Reuel Marc Gerecht is a senior fellow at the Foundation for Defense of Democracies, a former Middle Eastern specialist in the C.I.A.'s clandestine service and the author of "The Wave: Man, God and the Ballot Box in the Middle East." He has penned a New York Times editorial contemplating the force and effect of democracy upon the Islamic world.
Noting that the Middle-East has always been "resistant to the ideas and institutions that made representative government possible," Gerecht observes:
President George W. Bush's decision to build democracy in Iraq seemed so lame to many people because it appeared, at best, to be another example of American idealism run amok -- the forceful implantation of a complex Western idea into infertile authoritarian soil. But Mr. Bush, whose faith in self-government mirrors that of a frontiersman in Tocqueville's "Democracy in America," saw truths that more worldly men missed: the idea of democracy had become a potent force among Muslims, and authoritarianism had become the midwife to Islamic extremism.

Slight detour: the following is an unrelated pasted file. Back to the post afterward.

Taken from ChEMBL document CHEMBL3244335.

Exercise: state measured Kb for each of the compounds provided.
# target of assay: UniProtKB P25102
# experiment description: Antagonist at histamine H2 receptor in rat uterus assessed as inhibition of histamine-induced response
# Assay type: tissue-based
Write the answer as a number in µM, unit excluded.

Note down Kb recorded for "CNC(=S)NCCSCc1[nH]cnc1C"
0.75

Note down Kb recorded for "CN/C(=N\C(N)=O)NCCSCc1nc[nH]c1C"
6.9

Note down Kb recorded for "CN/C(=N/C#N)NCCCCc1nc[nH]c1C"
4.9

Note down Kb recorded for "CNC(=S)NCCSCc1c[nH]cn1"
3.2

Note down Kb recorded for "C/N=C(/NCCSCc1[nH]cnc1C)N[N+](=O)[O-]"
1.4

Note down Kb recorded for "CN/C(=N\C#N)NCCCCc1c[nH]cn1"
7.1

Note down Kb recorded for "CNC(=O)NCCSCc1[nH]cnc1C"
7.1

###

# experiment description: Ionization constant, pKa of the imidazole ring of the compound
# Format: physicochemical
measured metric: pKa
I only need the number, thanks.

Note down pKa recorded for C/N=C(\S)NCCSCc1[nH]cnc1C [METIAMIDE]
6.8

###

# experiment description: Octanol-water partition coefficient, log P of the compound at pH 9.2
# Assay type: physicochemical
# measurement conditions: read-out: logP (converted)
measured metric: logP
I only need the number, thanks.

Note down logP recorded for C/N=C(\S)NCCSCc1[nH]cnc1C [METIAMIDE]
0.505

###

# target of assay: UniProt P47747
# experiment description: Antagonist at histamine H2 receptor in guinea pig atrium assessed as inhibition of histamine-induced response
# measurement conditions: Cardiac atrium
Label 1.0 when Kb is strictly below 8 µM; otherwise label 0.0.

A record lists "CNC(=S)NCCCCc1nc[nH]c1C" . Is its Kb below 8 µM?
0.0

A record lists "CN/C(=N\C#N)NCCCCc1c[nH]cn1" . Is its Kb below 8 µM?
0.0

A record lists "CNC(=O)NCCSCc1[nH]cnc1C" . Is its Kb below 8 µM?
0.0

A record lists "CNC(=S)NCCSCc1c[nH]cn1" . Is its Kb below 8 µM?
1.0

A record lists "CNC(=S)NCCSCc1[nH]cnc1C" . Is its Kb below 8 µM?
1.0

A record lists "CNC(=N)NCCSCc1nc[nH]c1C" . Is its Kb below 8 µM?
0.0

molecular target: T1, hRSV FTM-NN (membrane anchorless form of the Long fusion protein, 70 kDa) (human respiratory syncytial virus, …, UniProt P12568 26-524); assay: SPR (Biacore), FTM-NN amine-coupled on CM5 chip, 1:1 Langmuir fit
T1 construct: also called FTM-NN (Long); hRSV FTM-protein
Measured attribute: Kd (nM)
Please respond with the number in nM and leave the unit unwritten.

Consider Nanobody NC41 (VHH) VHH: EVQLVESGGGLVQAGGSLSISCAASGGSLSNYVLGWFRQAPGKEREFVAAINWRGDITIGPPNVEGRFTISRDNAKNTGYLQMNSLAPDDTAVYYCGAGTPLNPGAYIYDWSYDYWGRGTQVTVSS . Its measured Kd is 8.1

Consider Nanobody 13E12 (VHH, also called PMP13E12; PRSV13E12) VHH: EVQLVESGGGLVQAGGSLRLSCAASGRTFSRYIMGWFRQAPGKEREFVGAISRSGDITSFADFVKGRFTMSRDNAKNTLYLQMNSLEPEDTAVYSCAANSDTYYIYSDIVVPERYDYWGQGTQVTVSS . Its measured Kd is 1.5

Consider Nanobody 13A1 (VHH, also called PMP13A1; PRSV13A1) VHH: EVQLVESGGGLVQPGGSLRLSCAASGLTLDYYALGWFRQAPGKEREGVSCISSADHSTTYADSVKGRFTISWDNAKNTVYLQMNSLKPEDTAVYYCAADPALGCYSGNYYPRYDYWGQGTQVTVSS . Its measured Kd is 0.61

One of the great under-reported stories of the end of the 20th century was the enormous penetration of the West's better political ideas -- democracy and individual liberty -- into the Muslim consciousness.
Gerecht continues to explore the "evolving" relationship between Islam (particularly groups such as the Muslim Brotherhood) and democracy (increasingly equated with justice and freedom). Gerecht's auguries are the most sanguine I've yet read - and, blessedly, the most realistically hopeful.